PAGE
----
How the ISL Can Move Forward: Bring Back Tech Suits

Cali Condors win ISL 2020 (photo: Mike Lewis)

How the ISL Can Move Forward: Bring Back Tech Suits

Swimming as a world sport garners massive media attention and viewership during the Olympic Games. In some nations, such as Australia, swimming retains that level of popularity among its general public. This is a stark contrast to places like the United States. Once the Closing Ceremony finishes, sports fans move on and proceed to watch competitions that continue to deliver Olympic levels of enthusiasm and excitement. The International Swim League (ISL) was introduced as a way for the swimming community to enhance itself and capture a bigger audience, capitalizing on a new team format, points system and Skins to provide better entertainment value for fans.

These new elements of the sport were a vast change from the way FINA operates its meets. The new team format utilized a draft system in which fans could interact with and have an influence on the selection of members. The scoring system is more condensed than normal college or club meets. Only four teams swim per competition, providing a total of eight swimmers per individual event.

New Features

The ISL included the addition of jackpot points and time standards. These approaches contributed to placing an emphasis on the upper and lower bounds of times clocked. The fastest swimmers were given the chance to steal the points from those who were beaten by a certain margin. The time standard ensured those who didn’t swim fast enough didn’t earn points for their team, even if they scored. Both incorporated a sense of urgency in the outcome of every event and mandated thought and care in making team lineups. 

Knockouts, or the Skins race, highlight swimming’s top speed and extend beyond just one 50-meter lap. Three separate 50s are held, with the competition whittled in half after the completion of each one. All of these inclusions encourage strategy and high-end speed, creating high entertainment value among the fans. The ISL should not stop at just adding these new aspects, but continue to search for ways that enable the sport of swimming to grow. 

What’s Next?

Since the ISL is still in its formative years, it can change minor things in its system and produce massive results in funding and increased viewership. Its next step should be to reinstate the use of full-body tech suits, the ones that generated numerous world records throughout 2008 and 2009, before being banned by FINA. This would serve to aid the ISL by creating a faster swimming atmosphere, a new advertisement and investment method, and solidifying the ISL as a separate entity from FINA. 

Originally, FINA and the ISL were at odds during the ISL’s creation. FINA even went so far as to schedule events and competitions during the ISL season. Their working relationship has eased but it would be better for both organizations to represent completely different aspects of the sport. FINA should remain with the international championships and club events, organizing the Olympics and the World Championships. The ISL should continue to further its entertainment value, team play and speed.

By adding the full body tech suits back, the ISL would be going against the standards set by FINA, allowing them to branch off more and establish their own rules and regulations in regard to suits and records produced in the league. This doesn’t mean that the tension that existed before should return, as the goals of both organizations reflect different but equally important parts of our sports. If they lay out schedules that worked together, athletes could compete and cycle through FINA and the ISL throughout the entire year. This would mean constant improvement, more competitions, and continued viewership from one league to the next.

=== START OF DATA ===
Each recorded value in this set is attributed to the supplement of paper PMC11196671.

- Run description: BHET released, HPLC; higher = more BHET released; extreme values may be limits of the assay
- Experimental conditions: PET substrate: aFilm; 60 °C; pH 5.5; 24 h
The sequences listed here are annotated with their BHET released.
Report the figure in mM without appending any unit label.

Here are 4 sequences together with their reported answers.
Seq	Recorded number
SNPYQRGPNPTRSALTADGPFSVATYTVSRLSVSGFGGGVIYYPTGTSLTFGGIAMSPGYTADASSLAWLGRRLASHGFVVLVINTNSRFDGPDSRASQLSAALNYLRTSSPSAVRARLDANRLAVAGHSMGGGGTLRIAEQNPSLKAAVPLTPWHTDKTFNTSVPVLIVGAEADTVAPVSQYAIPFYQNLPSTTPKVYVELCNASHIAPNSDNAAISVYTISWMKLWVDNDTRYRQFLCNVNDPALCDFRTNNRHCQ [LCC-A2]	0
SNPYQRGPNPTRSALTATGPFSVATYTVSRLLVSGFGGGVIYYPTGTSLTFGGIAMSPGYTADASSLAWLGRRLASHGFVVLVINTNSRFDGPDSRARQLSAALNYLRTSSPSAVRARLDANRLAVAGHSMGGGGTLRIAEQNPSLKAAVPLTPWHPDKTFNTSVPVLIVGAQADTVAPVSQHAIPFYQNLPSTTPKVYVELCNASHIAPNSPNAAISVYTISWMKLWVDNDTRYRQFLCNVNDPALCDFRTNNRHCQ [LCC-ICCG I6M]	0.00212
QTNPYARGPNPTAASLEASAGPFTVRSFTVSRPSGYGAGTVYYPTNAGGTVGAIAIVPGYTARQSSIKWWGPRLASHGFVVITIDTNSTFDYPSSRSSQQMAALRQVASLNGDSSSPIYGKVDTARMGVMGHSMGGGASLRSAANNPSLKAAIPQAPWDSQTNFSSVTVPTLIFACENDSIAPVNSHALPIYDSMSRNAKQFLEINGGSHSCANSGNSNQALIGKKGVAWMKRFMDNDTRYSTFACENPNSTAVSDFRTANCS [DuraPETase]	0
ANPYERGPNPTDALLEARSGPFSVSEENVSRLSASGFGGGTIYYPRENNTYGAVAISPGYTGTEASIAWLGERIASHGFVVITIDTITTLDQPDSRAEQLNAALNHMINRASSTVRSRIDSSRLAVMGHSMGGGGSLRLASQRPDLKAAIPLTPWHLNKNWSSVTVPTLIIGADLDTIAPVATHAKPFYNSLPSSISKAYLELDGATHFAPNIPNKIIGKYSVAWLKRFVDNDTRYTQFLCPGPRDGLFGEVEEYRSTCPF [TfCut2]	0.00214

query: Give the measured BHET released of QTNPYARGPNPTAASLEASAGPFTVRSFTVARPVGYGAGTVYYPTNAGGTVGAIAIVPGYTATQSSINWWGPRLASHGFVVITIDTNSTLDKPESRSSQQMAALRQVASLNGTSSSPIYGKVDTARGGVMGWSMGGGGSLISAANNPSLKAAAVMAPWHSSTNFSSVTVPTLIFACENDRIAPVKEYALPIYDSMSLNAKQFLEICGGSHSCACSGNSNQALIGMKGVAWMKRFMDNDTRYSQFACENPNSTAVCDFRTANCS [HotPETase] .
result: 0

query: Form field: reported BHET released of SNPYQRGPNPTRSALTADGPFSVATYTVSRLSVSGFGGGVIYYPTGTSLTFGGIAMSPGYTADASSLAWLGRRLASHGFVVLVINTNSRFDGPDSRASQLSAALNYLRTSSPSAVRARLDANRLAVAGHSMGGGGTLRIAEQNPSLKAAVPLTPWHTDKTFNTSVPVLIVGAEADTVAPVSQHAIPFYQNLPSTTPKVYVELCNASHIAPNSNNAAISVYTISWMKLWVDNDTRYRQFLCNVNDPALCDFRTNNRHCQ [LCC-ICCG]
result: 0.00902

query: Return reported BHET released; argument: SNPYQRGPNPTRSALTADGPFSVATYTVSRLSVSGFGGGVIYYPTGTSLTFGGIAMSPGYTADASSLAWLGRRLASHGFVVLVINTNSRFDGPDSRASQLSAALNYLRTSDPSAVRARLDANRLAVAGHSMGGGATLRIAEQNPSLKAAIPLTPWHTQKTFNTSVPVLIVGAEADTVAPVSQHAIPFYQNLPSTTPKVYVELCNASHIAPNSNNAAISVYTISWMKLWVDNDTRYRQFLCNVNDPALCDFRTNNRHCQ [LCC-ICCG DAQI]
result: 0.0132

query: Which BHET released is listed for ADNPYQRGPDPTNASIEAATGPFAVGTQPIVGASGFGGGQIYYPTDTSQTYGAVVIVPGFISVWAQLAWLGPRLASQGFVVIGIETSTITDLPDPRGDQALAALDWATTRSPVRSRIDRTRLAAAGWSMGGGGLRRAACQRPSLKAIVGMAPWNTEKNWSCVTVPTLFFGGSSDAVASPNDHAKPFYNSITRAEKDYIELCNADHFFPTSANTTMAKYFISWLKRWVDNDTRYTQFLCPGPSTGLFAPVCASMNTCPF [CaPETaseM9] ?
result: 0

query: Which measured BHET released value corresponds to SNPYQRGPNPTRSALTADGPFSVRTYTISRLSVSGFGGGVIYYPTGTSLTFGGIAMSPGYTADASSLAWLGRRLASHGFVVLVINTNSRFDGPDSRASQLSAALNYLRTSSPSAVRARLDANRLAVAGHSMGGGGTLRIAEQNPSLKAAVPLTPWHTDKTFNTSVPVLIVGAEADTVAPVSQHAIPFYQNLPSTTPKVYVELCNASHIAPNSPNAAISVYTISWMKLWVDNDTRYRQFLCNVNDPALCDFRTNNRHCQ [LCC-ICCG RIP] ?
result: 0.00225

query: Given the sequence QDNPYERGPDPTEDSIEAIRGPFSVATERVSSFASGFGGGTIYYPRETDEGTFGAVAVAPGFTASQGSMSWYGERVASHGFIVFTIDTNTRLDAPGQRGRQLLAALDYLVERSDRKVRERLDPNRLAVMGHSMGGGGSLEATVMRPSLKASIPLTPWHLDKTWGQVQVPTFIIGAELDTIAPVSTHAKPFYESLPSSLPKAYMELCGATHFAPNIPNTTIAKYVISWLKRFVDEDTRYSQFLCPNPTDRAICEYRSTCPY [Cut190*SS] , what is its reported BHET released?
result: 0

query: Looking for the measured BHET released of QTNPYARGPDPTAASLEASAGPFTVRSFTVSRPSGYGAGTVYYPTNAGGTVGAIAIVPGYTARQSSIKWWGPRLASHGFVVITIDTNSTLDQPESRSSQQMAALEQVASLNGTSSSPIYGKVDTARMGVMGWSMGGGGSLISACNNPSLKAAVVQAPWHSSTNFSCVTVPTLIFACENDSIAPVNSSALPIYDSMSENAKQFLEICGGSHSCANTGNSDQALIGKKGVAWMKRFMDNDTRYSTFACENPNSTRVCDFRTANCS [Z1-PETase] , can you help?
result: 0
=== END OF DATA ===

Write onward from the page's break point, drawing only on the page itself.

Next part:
The Next Stage

By readmitting the fully-body suits to the sport, the ISL has the unique opportunity to increase investment and advertising money by adopting a similar method as NASCAR. The full bodysuits provide enough surface area on the athletes to contain logos and brand names such as the driving suits and cars in NASCAR. Teams can add the brands that sponsor them as well as allow the individual swimmer to add the organizations they represent. 

This concept would funnel more interest in the sport from businesses that may only interact with the most elite athletes like Michael Phelps or Caeleb Dressel. It would also provide an opportunity for smaller companies that don’t have the ability to compete against the higher paying organizations. This setup would aid the professional swimmers, as those who aren’t constantly the most elite don’t make substantial amounts of money. 

The ISL has been a strong addition to the world of swimming, creating an atmosphere where entertainment and excitement can attract the audience that watches swimming once every four years. But without constant improvement or fresh ideas, the ISL could find itself in a plateau and still lagging behind.

All commentaries are the opinion of the author and do not necessarily reflect the views of Swimming World Magazine nor its staff.

4 comments

  1. avatar
    SETH

    Athletes as billboards.

  2. avatar
    Stuart

    This suggestion makes me sick

  3. avatar
    Sandy

    I disagree. So everyone goes faster initially. Then what. Nothing changes. It’s still all about competition. The competition and gimmicks that make it fun and strategic are the thing.

  4. avatar
    Ian

    Please NO!!! This would only serve to show that those suits are faster, not the athletes. ISL is still a great product and provides a level field of comparison to racing around the world (other than the US still using yards).

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